A bomb at a bus station in Kohat, northern Pakistan, detonated on Sunday, killing one and wounding 8. It is suspected that this bombing is another in a series aimed by the predominantly rural Taliban at taking revenge on urban people for the campaign launched against them by Islamabad.
As the Pakistani military claimed to have cleared the small city of Mingora of Taliban, its officers turned their attention next to Kalam to the north, where Taliban were said to be gathering.
If you look carefully you can see Mingora, Bahrein and Kalam on the map below:
and this is what it looked like in better days:
Once the military relaxed the curfew at Mingora, a city of 300,000 until recently, thousands of residents began fleeing, unconvinced that peace will soon return despite the Pakistani military’s claims of victory. This according to Dawn (Karachi). The people of Mingora who had been trapped in the city by the battle had gone for some time without proper food, and many may be fleeing because they fear starvation if they stay.
The Dawn report of an exodus from Mingora is supported by Aljazeera English, which has exclusive views of Mingora on Sunday, including video of the Pushtun civilian population still fleeing south for Peshawar,
Pakistani authorities urged displaced persons from Buner, including cities such as Mardan, to return home, saying that Buner District has been cleared of militants.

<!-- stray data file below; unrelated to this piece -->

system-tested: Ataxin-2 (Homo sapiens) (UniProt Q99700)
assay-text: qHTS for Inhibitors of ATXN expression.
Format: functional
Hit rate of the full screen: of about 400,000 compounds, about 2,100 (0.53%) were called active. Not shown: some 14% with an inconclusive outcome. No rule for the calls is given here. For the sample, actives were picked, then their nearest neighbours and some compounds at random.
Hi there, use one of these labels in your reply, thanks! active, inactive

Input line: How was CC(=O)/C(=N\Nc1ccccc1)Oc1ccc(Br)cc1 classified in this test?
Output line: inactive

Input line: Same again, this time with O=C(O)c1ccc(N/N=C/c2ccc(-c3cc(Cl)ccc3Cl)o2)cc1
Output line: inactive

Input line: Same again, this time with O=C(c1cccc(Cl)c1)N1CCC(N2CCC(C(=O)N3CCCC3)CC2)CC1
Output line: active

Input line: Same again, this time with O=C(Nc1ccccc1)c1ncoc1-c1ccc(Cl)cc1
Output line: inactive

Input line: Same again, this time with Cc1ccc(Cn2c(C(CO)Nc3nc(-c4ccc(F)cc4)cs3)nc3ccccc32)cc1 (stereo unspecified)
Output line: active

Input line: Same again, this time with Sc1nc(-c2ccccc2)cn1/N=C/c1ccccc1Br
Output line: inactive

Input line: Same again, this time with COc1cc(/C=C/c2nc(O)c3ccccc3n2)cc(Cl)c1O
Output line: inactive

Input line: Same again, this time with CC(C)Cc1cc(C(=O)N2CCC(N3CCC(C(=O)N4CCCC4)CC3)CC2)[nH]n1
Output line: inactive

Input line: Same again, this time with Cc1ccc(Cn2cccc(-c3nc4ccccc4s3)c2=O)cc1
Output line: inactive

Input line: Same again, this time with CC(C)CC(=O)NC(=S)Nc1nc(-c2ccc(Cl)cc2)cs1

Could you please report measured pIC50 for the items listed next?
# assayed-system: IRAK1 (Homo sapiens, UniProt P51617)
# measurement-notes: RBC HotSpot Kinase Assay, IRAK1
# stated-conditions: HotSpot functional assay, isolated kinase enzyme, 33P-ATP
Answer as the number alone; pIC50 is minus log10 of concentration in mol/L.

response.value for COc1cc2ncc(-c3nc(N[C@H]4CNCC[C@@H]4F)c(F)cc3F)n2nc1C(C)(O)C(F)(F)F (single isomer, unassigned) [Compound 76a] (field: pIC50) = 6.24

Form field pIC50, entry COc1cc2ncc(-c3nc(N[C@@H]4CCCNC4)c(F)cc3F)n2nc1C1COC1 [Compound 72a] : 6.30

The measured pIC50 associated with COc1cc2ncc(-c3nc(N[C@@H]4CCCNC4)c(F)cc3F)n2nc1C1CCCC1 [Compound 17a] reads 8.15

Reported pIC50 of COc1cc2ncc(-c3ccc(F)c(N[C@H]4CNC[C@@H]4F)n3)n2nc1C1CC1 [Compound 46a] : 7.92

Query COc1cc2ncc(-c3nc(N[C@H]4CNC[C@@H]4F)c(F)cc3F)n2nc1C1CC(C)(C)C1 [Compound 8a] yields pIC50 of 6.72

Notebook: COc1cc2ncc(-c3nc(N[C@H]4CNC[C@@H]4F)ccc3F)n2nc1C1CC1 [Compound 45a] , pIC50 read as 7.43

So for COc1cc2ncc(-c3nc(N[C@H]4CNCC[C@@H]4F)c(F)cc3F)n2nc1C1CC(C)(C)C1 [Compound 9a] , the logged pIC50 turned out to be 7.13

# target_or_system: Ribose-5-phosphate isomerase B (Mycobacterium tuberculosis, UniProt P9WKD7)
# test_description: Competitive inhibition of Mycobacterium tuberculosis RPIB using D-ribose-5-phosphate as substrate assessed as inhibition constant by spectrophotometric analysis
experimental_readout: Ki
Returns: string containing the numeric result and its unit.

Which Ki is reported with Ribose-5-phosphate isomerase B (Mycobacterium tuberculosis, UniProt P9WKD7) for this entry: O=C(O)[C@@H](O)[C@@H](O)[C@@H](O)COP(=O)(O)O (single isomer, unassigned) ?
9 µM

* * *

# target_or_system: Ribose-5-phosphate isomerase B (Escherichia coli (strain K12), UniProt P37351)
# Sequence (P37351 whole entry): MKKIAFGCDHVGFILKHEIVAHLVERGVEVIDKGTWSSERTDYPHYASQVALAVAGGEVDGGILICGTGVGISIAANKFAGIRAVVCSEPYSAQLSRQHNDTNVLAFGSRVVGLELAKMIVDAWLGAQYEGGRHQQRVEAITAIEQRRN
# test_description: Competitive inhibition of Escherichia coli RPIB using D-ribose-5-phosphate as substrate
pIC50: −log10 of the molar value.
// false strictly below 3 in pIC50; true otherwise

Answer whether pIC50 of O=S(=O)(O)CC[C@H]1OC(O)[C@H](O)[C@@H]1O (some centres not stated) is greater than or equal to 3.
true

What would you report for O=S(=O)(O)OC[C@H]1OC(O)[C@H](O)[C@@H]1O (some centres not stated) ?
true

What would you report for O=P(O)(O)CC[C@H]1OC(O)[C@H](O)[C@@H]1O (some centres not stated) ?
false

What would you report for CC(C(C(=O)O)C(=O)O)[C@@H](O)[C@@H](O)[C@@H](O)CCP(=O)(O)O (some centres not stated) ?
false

I was struck by the casualties announced Sunday. Nine Pakistani military personnel were killed in the fighting, including an officer, a lieutenant. And between Swat and Waziristan, Islamabad claimed to have killed 27 Taliban. If 9 US soldiers were killed in a single day in Iraq or Afghanistan, that would be headline news here. Just to say that the Pakistani military is making substantial sacrifices for this campaign if their numbers are accurate.
Nevertheless, the Pakistani media I follow in Urdu, including satellite t.v., suggests to me that the Taliban are increasingly unpopular and that there is substantial middle class public support for the Swat campaign. The major anxiety among Punjabis and Sindhis is that they will have to host large numbers of Pushtun refugees, draining resources at a time when the worlwide deep recession has already hit the country.
Iran has closed its border with Pakistan near Zahidan, as a security measure after a mosque bombing allegedly carried out by a Sunni radical group of Baluch that operates from the Pakistani side. An open border is important to the livelihood of the people who live along it.
For its part, the Pakistani Ministry of the Interior pledged to wipe out the Jundullah terrorist group on its side of the border.
Meanwhile, Haroon Siddiqui of the Toronto Star writes on “Muslims wait for Obama to deliver: Key week for president to change the dynamic of U.S.-Muslim relations.” I am quoted.
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